Rock frontman on truth, emotion and growing up
Wannes Cappelle of Het Zesde Metaal discusses how the decision to sing in his local dialect has allowed him to really express how he feels about what’s going on in the wider world
“I think we all studied Latin, but the boys from metalwork, at a school next to ours, had a very cool reputation. The name was much too brawny for who we were, which we found funny. But I’ll admit that in the beginning, loads of people thought we were a metal band.”
They certainly aren’t. In recent years, Het Zesde Metaal have grown to be one of Flanders’ most popular rock groups, regularly injecting their music with some folk.
Singer Cappelle (pictured centre) is a very versatile artist: he’s a playwright and an actor for both the stage and the small screen, co-wrote the critically acclaimed TV series Bevergem, wrote the novella Ontferm U (Have Mercy) and with his Icelandic wife he’s working on a book about her homeland, but let there be no mistake: music is his first love.
“Without a doubt,” he says. “But all the rest is fun, too. From a young age I wanted to do what I’m doing now: living from my music, which only became possible last year.”
As a child, it was his ambition to follow in the footsteps of Willem Vermandere, a renowned singer-songwriter from West Flanders. “Until I was 12, 13, I listened to almost no one else,” he recalls. “But that idea dissipated completely when I was a teenager – it wasn’t cool to like Vermandere. The desire to make music only came back when I was studying in Leuven.”
He later studied piano at music school, but it was only when he quit music school that he started playing pop songs on the piano. Before long, he was improvising and had written his first song. “After that first one I knew: this is what I want to do with the rest of my life.”
I don’t have a message to convey. I’m looking for poetry, for an emotion I try to put into words. Dialect is the perfect medium
A huge difference between now and then is the language he sings in. Then it was English. “That’s why I chose to go to Ireland during my exchange programme,” he says. “I wanted to improve my English.”
It took him a few years before he switched to the dialect of his hometown, Wevelgem, West Flanders. He still knows where and when he took that decision. And why. “At the beginning of August 2001, I saw Flip Kowlier at the Dranouter festival. He gave a preview of his first solo album, Ocharme ik, which would come out later that year.” It was an album that sent a shock through the Flemish music world.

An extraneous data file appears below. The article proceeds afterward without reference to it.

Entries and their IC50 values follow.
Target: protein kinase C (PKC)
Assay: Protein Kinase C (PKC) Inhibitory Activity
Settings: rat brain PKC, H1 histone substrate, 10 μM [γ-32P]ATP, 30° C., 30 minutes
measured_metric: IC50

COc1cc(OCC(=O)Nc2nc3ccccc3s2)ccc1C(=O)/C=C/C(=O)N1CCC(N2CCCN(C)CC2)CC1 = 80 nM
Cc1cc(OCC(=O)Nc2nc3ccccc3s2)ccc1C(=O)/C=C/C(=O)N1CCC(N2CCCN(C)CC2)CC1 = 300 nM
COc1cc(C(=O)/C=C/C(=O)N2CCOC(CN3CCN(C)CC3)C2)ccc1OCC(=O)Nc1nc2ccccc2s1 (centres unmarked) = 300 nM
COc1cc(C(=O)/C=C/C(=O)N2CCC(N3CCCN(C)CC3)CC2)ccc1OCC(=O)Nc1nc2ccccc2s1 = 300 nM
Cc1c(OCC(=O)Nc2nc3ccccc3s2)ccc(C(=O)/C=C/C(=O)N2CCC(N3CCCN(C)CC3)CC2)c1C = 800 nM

Sure, Kowlier wasn’t the first to sing in dialect, but he was certainly the first to do it in a dialect that was incomprehensible to almost all listeners, yet he was met with huge public and critical acclaim. Cappelle: “I was flabbergasted, and it immediately dawned on me that I shouldn’t sing in English. Kowlier taught me that you can sing in dialect without sounding folkloric or carnivalesque. That it can be serious pop music.”
Intelligibility is not Cappelle’s main focus, he explains. “I don’t have a message to convey. I’m looking for poetry, for an emotion I try to put into words. For that, the dialect is the perfect medium since it’s my mother tongue. I live my emotions in that language.”
That he doesn't have a message to convey might have been true for the first three albums by Het Zesde Metaal, but it isn’t for number four, Calais. The title refers to the refugee camp in the French port town, known as the Jungle
Calais marks a change in Cappelle’s work. He’s no longer focusing on his inner world, but on the world around him. “Sure, I have things to say, but I don’t want to be too concrete. It’s more about airing my discontent or grief,” he says.
“This time around the songs are fertilized by what was in the news at the time we were writing them: the refugee crisis, Brexit, the run-up to the American elections. They made me angry and anxious. On the other hand, we shouldn’t fear that only distress and misery are looming around the corner. I don’t want to give up hope.”
I don’t think the news will be any less engrossing in the coming years. On a personal level, things are always moving, too
Has he any idea where the urge to change came from? “The necessity was bigger,” he says. “Or at least I felt it much harder; probably it’s called growing up. Becoming a father was certainly an influence, too. The younger you are, the more you look at the world from your own point of view.” He smiles. “At first I had a lot to say about myself.”
He writes the songs with bass player Robin Aerts. “At nine in the morning, before we start working, we talk about what is on our minds. Often it’s the subject of the song we’ll work on later that day.”
And is the thematic change we see on Calais here to stay? “It’s early to say so, but I suppose it is,” he says. “I don’t think the news will be any less engrossing in the coming years. On a personal level, things are always moving, too. That’s why I like to mix the two themes. But you never know what life has in store for you.”
After a little more pondering, he adds: “With Calais, I was at a point where if I didn’t voice my concerns, it would feel like I wasn’t telling the truth. Being truthful, that’s the most important thing.”
Calais is out now on Unday Records and Het Zesde Metaal are on tour in Flanders in February and March
Photo: Bache Jespers
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